Coast Guard Used ‘Digital Tool’ to Aid in Efficiently Denying Vaccine Exemptions, GOP Lawmakers Allege

Coast Guard Used ‘Digital Tool’ to Aid in Efficiently Denying Vaccine Exemptions, GOP Lawmakers Allege
A member of the U.S. military receives the Moderna COVID-19 vaccine at Camp Foster in Ginowan, Japan, on April 28, 2021. (Carl Court/Getty Images)
Republicans on the House Committee on Oversight and Reform on Oct. 18 sent a letter to Coast Guard Commandant Adm. Linda L. Fagan to request a briefing on the Coast Guard’s process for reviewing religious accommodation exemption applications to the Pentagon’s COVID-19 vaccine mandate.

The GOP lawmakers said in the letter that they had received information that “indicates that the adjudication process for exemption applications was a pro forma exercise designed to reach predetermined conclusions—to deny requests and appeals—in nearly every single case.”

Rather than focusing on the individual merits of each accommodation request, the letter alleged, the Coast Guard “created a digital tool to assist in more efficiently denying appeals.”

This accusation came after a leaked internal memo in June by the Pentagon’s acting inspector general which found “a trend of generalized assessments rather than the individualized assessment that is required by Federal law and DoD and Military Service policies.”

Rep. Andy Biggs (R-Ariz.), who signed the letter, told The Epoch Times that the U.S. Constitution and federal law protect the religious rights of service members.

He described the Coast Guard’s alleged mass rejection of religious exemption requests with the help of a digital tool as “unacceptable.”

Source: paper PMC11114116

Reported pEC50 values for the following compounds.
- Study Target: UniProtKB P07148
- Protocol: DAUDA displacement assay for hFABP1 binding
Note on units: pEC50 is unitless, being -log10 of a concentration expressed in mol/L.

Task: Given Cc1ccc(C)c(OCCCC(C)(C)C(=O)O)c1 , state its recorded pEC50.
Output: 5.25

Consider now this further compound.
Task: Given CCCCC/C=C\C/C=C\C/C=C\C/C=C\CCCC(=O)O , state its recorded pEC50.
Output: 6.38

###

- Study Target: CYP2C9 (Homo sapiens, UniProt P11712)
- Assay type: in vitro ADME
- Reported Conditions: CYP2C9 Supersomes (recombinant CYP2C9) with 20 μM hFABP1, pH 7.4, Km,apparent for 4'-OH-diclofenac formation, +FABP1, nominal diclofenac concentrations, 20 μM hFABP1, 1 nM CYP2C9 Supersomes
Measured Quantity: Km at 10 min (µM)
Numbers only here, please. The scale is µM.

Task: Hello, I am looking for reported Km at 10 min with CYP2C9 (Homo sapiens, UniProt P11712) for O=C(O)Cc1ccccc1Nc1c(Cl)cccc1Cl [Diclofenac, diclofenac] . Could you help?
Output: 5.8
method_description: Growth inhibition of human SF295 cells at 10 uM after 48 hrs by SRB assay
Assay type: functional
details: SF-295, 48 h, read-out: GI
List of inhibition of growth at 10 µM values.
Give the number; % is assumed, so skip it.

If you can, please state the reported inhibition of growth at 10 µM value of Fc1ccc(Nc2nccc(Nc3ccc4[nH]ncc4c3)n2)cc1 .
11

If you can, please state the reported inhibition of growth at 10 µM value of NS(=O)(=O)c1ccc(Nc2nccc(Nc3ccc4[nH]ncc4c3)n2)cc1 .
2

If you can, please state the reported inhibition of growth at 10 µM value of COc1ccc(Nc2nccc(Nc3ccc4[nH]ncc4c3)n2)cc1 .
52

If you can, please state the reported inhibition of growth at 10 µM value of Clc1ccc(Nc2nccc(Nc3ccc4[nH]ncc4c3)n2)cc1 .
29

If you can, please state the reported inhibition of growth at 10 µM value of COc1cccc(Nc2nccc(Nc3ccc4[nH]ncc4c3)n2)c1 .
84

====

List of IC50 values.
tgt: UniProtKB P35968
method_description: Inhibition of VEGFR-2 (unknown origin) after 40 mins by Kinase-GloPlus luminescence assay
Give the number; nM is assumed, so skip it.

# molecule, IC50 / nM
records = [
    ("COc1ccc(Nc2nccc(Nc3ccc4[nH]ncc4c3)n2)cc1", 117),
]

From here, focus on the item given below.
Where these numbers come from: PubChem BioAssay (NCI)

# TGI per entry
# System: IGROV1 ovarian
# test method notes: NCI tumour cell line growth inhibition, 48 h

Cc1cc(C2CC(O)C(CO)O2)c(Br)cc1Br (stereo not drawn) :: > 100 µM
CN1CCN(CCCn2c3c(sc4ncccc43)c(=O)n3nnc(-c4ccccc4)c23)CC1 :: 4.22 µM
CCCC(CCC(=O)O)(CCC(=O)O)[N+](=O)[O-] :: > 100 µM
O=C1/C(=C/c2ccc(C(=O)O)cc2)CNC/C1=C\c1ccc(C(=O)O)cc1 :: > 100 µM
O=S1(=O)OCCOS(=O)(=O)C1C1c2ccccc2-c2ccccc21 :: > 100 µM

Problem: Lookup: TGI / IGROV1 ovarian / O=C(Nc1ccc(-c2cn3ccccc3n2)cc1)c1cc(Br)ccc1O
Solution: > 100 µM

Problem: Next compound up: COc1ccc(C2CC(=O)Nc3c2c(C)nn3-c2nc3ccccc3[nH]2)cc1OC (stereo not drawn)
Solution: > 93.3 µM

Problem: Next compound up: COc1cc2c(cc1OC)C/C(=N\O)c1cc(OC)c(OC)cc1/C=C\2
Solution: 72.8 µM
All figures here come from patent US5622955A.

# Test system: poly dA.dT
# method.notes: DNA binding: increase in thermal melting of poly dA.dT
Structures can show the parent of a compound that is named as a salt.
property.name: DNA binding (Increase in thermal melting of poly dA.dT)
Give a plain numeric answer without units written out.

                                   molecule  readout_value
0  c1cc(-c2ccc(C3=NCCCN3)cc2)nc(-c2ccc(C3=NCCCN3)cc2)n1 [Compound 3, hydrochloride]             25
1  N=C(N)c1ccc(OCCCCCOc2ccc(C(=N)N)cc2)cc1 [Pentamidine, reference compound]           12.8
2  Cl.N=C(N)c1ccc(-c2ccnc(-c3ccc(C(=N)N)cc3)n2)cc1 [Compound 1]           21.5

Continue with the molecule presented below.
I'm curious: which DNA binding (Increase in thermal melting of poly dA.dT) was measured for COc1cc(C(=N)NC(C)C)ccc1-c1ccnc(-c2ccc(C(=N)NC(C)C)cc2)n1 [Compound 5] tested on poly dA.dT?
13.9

The GOP lawmakers said in the letter that out of more than 1,300 exemption requests received, “[l]ess than a handful of these requests were ultimately approved, and all of those approvals were for service members who were already scheduled to separate from service.”

In particular, they noted the use of a computer-generated form-filler tool to help with the dismissal of appeals of accommodation request denials as “troubling.”

The “Religious Accommodations Appeal Generator” allowed Coast Guard adjudicators to “select from a pre-populated list of two dozen possible religious objections or noted defects that applicants had raised in the initial dismissal decision,” the letter stated. By clicking the “Submit” button, a dismissal letter populated and provided a “predetermined reason why that argument was insufficient to overcome a denial” it added.

“This tool permitted adjudicators to quickly dispose of appeals without considering their merits, even when legitimate defects in the initial decision were identified,” the letter stated.

Biggs said, “my colleagues and I in the House Oversight and Reform Committee demand answers and a briefing on this matter as soon as possible.” Committee Republicans have requested a staff-level briefing with Fagan no later than Oct. 25.